As people in Taiwan prepare for Lunar New Year celebrations to welcome in the Year of the Dog, pet store owners are already feeling some new year's cheer.
Pet sellers estimate that on average more than NT$20 billion is spent on 1.6 million pet dogs and related products in Taiwan every year.
But with the“Year of the Dog”soon to arrive, pet store owners have seen their sales increase by at least 20 percent so far.
Dogs that are cute, small in size and easy to take care of remain the most popular animals in the pet market.
The Red Toy Poodle, the recipient of widespread media exposure in Taiwan because popular model Lin Chih-ling owns one, tops the list as the best-selling breed of dog, according to the Taipei Pet Commerce Association. It has remained the most requested breed since the second half of last year.
Rounding out the top 10 of best-selling breeds are Maltese, Dachshunds, Chihuahuas, Yorkshire Terriers, Pomeranians, Shiba Inus, Shi Tzus, Beagles, and Siberian Huskies, in that order.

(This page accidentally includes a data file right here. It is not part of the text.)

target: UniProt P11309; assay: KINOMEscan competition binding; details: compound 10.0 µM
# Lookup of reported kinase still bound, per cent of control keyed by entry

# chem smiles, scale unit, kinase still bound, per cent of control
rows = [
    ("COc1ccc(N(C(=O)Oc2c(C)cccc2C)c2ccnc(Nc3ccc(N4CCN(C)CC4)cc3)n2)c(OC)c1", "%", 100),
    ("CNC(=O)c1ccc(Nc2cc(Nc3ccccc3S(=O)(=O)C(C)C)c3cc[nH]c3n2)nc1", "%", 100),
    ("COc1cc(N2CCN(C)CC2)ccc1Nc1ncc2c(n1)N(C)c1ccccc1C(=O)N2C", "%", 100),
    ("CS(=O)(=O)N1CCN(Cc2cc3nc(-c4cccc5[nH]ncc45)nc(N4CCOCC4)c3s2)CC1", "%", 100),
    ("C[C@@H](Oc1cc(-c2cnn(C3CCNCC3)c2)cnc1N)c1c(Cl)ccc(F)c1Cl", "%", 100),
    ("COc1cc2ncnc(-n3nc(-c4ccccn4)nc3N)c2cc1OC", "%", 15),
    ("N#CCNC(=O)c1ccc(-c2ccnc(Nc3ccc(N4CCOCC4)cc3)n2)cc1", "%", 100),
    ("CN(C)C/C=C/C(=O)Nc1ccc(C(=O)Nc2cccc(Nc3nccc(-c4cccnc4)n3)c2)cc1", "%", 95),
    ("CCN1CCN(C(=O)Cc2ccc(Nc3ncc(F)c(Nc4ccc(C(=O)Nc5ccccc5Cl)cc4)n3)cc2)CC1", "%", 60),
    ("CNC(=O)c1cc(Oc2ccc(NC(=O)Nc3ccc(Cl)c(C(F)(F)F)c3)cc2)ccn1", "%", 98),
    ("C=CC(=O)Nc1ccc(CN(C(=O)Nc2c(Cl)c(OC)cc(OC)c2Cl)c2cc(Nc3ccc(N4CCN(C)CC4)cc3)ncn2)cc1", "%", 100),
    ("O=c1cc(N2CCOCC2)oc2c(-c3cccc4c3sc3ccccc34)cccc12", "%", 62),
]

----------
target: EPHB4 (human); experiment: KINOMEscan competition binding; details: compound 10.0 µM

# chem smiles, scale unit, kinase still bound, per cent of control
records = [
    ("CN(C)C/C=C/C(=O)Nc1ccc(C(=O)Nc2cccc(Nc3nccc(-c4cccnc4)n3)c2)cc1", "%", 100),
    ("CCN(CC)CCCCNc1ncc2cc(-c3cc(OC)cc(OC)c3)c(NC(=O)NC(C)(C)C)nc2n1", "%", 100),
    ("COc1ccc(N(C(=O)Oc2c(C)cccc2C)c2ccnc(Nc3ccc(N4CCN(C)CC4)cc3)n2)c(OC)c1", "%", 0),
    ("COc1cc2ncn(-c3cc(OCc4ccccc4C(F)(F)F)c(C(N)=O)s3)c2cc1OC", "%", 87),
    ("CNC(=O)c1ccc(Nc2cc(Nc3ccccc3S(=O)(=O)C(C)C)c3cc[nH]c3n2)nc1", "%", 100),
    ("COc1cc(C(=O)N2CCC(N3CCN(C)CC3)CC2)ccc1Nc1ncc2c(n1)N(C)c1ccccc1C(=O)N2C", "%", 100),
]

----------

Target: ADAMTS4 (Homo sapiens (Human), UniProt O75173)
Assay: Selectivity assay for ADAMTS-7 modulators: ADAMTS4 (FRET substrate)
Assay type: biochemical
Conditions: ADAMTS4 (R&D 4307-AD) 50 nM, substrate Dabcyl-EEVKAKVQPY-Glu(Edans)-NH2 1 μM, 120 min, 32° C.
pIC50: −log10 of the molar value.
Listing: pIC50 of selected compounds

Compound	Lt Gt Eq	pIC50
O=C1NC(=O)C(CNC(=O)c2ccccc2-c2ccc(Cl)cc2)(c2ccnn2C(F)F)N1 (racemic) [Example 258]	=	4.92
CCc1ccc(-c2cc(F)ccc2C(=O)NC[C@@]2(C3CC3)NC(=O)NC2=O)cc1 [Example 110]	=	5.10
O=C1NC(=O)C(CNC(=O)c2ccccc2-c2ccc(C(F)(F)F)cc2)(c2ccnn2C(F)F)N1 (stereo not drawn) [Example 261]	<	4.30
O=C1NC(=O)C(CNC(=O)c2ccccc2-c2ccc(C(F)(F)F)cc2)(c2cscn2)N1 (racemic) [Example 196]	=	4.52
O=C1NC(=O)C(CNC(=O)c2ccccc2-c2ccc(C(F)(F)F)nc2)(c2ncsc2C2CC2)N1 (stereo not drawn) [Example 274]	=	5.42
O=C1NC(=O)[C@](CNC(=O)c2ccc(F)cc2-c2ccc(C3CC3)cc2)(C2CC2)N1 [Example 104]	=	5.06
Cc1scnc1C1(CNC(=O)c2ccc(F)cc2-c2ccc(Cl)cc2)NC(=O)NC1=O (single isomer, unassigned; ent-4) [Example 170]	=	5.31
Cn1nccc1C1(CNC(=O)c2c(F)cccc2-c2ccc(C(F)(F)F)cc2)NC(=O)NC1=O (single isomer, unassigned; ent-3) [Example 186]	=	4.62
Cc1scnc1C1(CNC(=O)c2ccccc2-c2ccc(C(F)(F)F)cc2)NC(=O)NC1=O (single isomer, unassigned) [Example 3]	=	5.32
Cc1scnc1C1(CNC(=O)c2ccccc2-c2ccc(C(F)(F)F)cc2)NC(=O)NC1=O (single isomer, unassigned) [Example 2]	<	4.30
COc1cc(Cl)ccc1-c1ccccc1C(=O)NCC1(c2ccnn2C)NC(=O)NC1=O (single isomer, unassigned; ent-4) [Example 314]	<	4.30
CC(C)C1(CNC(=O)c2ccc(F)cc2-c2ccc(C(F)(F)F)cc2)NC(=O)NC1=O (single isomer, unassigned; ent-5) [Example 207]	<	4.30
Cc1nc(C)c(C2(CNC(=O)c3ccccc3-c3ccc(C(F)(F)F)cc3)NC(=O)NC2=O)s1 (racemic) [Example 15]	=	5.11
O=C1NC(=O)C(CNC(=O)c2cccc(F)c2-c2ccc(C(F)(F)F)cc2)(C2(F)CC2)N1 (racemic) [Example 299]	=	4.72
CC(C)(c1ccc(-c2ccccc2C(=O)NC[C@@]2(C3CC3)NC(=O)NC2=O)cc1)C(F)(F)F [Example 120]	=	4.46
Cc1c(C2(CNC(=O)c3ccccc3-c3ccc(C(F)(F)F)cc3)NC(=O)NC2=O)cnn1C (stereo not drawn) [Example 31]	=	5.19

Sales of Labradors, however, have declined, after the Japanese film Quill made them among the most popular breeds less than two years ago.
There is a downside to the higher sales, however: increased abandonment.
The Taipei-based China Pet Association urged people who plan on owning a pet dog to carefully consider the responsibilities involved and not simply buy a pet because it is fashionable.
Other animal protection activists urged people yesterday that adopting a stray dog was a better choice than spending money to buy one, especially since local residents tend to buy“flavor of the month”breeds before abandoning the dogs when the“fever”dies down.
Animal protection activists have estimated that up to 95 percent of all stray dogs in Taiwan are former pets, reflected, for example, by the rising number of stray Labradors in recent months after many were bought following the movie Quill.
To boost the adoption rate, the Animal Protection Association is planning to provide basic training to the abandoned dogs starting in February in order to make it easier for their future owners to take care of them.